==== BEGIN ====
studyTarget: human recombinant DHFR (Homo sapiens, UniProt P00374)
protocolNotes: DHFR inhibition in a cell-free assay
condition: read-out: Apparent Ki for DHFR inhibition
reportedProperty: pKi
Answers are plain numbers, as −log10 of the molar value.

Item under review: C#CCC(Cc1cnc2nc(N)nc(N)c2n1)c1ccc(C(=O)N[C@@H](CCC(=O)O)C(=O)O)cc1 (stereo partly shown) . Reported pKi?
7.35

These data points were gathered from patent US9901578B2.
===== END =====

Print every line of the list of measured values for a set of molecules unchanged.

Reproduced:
studyTarget: human recombinant DHFR (Homo sapiens, UniProt P00374)
protocolNotes: DHFR inhibition in a cell-free assay
condition: read-out: Apparent Ki for DHFR inhibition
reportedProperty: pKi
Answers are plain numbers, as −log10 of the molar value.

Item under review: C#CCC(Cc1cnc2nc(N)nc(N)c2n1)c1ccc(C(=O)N[C@@H](CCC(=O)O)C(=O)O)cc1 (stereo partly shown) . Reported pKi?
7.35

These data points were gathered from patent US9901578B2.